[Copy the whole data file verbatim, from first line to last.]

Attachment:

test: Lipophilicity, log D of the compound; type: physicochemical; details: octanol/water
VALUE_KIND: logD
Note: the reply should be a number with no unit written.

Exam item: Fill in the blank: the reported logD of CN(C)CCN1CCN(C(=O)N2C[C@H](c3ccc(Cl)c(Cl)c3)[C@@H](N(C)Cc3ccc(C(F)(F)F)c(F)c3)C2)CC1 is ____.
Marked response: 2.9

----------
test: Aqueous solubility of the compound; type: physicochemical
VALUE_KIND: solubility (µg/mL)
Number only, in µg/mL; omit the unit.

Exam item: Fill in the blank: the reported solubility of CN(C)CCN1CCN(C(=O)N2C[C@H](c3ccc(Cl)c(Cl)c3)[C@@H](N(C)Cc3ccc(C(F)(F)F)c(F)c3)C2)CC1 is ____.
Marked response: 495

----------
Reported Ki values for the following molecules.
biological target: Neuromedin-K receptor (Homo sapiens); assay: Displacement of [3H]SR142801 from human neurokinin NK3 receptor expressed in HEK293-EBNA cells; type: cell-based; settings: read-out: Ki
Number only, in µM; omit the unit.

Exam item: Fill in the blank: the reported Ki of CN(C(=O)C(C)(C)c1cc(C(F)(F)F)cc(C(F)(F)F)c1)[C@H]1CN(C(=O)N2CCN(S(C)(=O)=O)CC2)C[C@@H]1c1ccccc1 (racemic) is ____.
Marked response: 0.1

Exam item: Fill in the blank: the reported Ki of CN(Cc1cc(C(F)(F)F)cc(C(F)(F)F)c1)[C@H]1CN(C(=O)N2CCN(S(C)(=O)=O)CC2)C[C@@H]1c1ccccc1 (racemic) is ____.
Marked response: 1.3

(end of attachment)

test: Lipophilicity, log D of the compound; type: physicochemical; details: octanol/water
VALUE_KIND: logD
Note: the reply should be a number with no unit written.

Exam item: Fill in the blank: the reported logD of CN(C)CCN1CCN(C(=O)N2C[C@H](c3ccc(Cl)c(Cl)c3)[C@@H](N(C)Cc3ccc(C(F)(F)F)c(F)c3)C2)CC1 is ____.
Marked response: 2.9

----------
test: Aqueous solubility of the compound; type: physicochemical
VALUE_KIND: solubility (µg/mL)
Number only, in µg/mL; omit the unit.

Exam item: Fill in the blank: the reported solubility of CN(C)CCN1CCN(C(=O)N2C[C@H](c3ccc(Cl)c(Cl)c3)[C@@H](N(C)Cc3ccc(C(F)(F)F)c(F)c3)C2)CC1 is ____.
Marked response: 495

----------
Reported Ki values for the following molecules.
biological target: Neuromedin-K receptor (Homo sapiens); assay: Displacement of [3H]SR142801 from human neurokinin NK3 receptor expressed in HEK293-EBNA cells; type: cell-based; settings: read-out: Ki
Number only, in µM; omit the unit.

Exam item: Fill in the blank: the reported Ki of CN(C(=O)C(C)(C)c1cc(C(F)(F)F)cc(C(F)(F)F)c1)[C@H]1CN(C(=O)N2CCN(S(C)(=O)=O)CC2)C[C@@H]1c1ccccc1 (racemic) is ____.
Marked response: 0.1

Exam item: Fill in the blank: the reported Ki of CN(Cc1cc(C(F)(F)F)cc(C(F)(F)F)c1)[C@H]1CN(C(=O)N2CCN(S(C)(=O)=O)CC2)C[C@@H]1c1ccccc1 (racemic) is ____.
Marked response: 1.3